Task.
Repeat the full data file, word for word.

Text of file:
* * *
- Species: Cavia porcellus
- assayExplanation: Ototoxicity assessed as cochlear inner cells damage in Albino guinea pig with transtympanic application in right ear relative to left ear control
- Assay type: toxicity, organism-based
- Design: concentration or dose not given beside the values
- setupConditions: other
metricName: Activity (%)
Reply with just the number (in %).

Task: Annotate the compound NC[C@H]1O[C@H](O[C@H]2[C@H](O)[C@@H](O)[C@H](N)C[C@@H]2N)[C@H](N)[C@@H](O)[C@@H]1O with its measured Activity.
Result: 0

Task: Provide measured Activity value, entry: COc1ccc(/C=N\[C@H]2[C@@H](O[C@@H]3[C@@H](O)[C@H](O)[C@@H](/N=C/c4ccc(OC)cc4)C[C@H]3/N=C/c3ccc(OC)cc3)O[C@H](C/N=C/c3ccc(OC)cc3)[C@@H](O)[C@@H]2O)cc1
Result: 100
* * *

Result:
- Species: Cavia porcellus
- assayExplanation: Ototoxicity assessed as cochlear inner cells damage in Albino guinea pig with transtympanic application in right ear relative to left ear control
- Assay type: toxicity, organism-based
- Design: concentration or dose not given beside the values
- setupConditions: other
metricName: Activity (%)
Reply with just the number (in %).

Task: Annotate the compound NC[C@H]1O[C@H](O[C@H]2[C@H](O)[C@@H](O)[C@H](N)C[C@@H]2N)[C@H](N)[C@@H](O)[C@@H]1O with its measured Activity.
Result: 0

Task: Provide measured Activity value, entry: COc1ccc(/C=N\[C@H]2[C@@H](O[C@@H]3[C@@H](O)[C@H](O)[C@@H](/N=C/c4ccc(OC)cc4)C[C@H]3/N=C/c3ccc(OC)cc3)O[C@H](C/N=C/c3ccc(OC)cc3)[C@@H](O)[C@@H]2O)cc1
Result: 100